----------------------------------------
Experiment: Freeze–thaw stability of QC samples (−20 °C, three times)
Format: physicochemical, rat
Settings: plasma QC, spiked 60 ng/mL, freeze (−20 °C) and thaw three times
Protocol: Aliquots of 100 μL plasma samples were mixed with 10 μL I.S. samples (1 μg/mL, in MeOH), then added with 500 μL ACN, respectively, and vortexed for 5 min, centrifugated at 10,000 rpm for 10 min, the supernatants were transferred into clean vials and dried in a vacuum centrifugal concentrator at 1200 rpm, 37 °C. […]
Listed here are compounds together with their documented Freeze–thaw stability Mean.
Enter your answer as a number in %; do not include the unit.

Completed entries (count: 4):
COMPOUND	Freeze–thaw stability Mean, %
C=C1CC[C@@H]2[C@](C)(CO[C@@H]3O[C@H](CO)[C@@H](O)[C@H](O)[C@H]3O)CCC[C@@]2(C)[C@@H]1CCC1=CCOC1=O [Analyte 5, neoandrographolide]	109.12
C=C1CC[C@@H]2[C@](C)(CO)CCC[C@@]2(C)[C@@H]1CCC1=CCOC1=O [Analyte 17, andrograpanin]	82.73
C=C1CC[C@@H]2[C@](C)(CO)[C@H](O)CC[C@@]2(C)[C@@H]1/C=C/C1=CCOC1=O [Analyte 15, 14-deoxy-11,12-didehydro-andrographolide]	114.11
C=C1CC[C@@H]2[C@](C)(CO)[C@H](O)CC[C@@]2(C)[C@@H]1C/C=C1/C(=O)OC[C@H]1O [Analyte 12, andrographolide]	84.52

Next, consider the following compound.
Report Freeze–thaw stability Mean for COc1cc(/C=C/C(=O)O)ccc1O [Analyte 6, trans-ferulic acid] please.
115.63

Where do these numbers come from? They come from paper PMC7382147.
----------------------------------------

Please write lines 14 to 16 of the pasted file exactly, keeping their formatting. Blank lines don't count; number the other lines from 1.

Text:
Report Freeze–thaw stability Mean for COc1cc(/C=C/C(=O)O)ccc1O [Analyte 6, trans-ferulic acid] please.
115.63

Where do these numbers come from? They come from paper PMC7382147.